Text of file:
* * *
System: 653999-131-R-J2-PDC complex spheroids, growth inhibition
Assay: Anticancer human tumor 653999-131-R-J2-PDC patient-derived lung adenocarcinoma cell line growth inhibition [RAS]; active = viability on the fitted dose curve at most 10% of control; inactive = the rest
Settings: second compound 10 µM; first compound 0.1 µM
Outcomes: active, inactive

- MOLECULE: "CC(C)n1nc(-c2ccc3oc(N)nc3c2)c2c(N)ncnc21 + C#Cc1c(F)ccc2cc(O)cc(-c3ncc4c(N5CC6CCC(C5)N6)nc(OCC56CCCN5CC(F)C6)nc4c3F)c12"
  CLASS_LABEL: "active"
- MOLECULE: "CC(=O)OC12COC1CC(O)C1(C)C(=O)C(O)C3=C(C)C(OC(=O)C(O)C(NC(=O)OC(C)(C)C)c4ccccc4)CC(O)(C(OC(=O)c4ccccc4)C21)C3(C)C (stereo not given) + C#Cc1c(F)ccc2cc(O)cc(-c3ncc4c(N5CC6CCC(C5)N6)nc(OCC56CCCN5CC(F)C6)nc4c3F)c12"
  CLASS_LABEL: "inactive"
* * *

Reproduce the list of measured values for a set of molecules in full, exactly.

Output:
System: 653999-131-R-J2-PDC complex spheroids, growth inhibition
Assay: Anticancer human tumor 653999-131-R-J2-PDC patient-derived lung adenocarcinoma cell line growth inhibition [RAS]; active = viability on the fitted dose curve at most 10% of control; inactive = the rest
Settings: second compound 10 µM; first compound 0.1 µM
Outcomes: active, inactive

- MOLECULE: "CC(C)n1nc(-c2ccc3oc(N)nc3c2)c2c(N)ncnc21 + C#Cc1c(F)ccc2cc(O)cc(-c3ncc4c(N5CC6CCC(C5)N6)nc(OCC56CCCN5CC(F)C6)nc4c3F)c12"
  CLASS_LABEL: "active"
- MOLECULE: "CC(=O)OC12COC1CC(O)C1(C)C(=O)C(O)C3=C(C)C(OC(=O)C(O)C(NC(=O)OC(C)(C)C)c4ccccc4)CC(O)(C(OC(=O)c4ccccc4)C21)C3(C)C (stereo not given) + C#Cc1c(F)ccc2cc(O)cc(-c3ncc4c(N5CC6CCC(C5)N6)nc(OCC56CCCN5CC(F)C6)nc4c3F)c12"
  CLASS_LABEL: "inactive"